You could buy calls or puts if you think you can predict the market reaction to the earnings. You can buy both (a straddle) and hold through earnings if you think that the stock is going to make a big move but you don't want to bet on a direction of that move.
I personally prefer a different path, as I explained in one of my previous articles. I prefer to buy a few days before earnings and sell before the announcement, as I explained in my "Exploiting Earnings Associated Rising Volatility" article. The idea is to take advantage of the rising IV (Implied Volatility) of the options before the earnings. Those options experience a huge volatility drop the day after the earnings are announced. In most cases, this drop erases most of the gains, even if the stock had a substantial move.
The strategy performed well so far this year, despite a low IV environment. I'm not looking for home runs here (although I had few when IV spiked), but consistent 10-15% gains with relatively low risk. You can see the 2012 performance here. The model portfolio is up 20% YTD (cash adjusted, with 10% allocation per trade). The ROI is 30% based on the maximum capital on risk.
Let's check Cisco's post-earnings moves in the last eight cycles.
As we can see, the stock had some wild moves, and we can expect a decent rise in the IV before the earnings.
Let's examine the volatility chart.
Can you see those spikes few days before the earnings and then the collapse the day after? To take advantage of this spike, I'm going to place the following trade using the weekly options expiring a few days after the announcement:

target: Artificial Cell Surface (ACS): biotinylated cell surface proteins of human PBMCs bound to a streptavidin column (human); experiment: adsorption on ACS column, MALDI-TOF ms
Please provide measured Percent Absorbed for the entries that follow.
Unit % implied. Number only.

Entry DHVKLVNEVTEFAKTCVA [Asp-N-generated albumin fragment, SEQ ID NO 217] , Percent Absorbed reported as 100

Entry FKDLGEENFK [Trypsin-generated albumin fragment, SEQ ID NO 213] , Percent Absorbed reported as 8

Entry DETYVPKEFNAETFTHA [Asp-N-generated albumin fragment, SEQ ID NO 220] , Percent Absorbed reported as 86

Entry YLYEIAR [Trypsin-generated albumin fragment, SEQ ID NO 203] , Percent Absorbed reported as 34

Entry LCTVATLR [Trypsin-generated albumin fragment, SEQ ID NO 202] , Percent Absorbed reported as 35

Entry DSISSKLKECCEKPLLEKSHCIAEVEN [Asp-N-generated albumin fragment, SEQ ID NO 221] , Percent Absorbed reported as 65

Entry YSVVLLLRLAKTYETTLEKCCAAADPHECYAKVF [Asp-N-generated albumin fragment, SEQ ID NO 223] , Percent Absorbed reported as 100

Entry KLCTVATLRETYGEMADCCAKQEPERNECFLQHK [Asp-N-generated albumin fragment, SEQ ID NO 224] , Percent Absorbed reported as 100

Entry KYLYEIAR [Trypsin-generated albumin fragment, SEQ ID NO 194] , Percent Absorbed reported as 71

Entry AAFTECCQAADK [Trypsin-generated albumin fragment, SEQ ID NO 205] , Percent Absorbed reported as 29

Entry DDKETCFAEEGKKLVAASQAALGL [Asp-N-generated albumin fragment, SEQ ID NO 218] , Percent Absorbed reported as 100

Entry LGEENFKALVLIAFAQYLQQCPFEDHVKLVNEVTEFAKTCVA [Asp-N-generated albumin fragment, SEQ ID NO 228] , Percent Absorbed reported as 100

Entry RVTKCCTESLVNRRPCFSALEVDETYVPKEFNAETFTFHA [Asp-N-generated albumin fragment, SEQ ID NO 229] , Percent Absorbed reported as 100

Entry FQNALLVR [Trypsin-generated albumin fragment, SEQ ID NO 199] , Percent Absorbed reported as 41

- Buy CSCO May Week2 20 put
- Buy CSCO May Week2 20 call
The main idea behind the trade is "renting the straddle" before the earnings. An increase in IV should help to neutralize the negative theta and keep the floor under the straddle price. As we know, earnings are 50/50. This is a trade for those who don't want to bet on the direction of the stock and don't want to hold through earnings.
The main and only risk of the trade is the negative theta (time decay). The expectation is that an increase in IV will offset the theta, but it doesn't always happen. If the stock moves, it will help. In any case, you can control your loss since theta damage is gradual. It is very unusual to lose more than 10-15% on those trades.
Instead of weeklies, you can choose a more distant expiration to reduce the effect of the negative theta. However, the IV increase for the distant expiration will be less as well. The IV is the most inflated for the options with closest expiration.
Please trade responsibly. Invest only what you can afford to lose. If the stock moves before earnings and you decide to execute one of those trades, please adjust the strikes accordingly.
Additional disclosure: I will be initiating the trade few days before earnings